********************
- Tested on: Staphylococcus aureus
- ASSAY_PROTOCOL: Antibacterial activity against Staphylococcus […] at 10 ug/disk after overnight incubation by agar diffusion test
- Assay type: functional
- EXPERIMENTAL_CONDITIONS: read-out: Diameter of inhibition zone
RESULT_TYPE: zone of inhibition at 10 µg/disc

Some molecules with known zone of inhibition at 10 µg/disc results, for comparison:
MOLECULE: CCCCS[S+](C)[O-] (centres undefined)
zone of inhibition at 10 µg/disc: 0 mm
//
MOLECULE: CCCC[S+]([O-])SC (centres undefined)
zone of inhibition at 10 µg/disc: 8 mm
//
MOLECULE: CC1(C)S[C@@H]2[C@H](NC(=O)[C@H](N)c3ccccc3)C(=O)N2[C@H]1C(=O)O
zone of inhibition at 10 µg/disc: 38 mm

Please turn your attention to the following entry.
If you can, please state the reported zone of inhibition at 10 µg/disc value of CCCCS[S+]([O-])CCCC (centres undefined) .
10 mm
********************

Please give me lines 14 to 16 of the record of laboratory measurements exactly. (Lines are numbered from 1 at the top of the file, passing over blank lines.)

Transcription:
zone of inhibition at 10 µg/disc: 38 mm

Please turn your attention to the following entry.
If you can, please state the reported zone of inhibition at 10 µg/disc value of CCCCS[S+]([O-])CCCC (centres undefined) .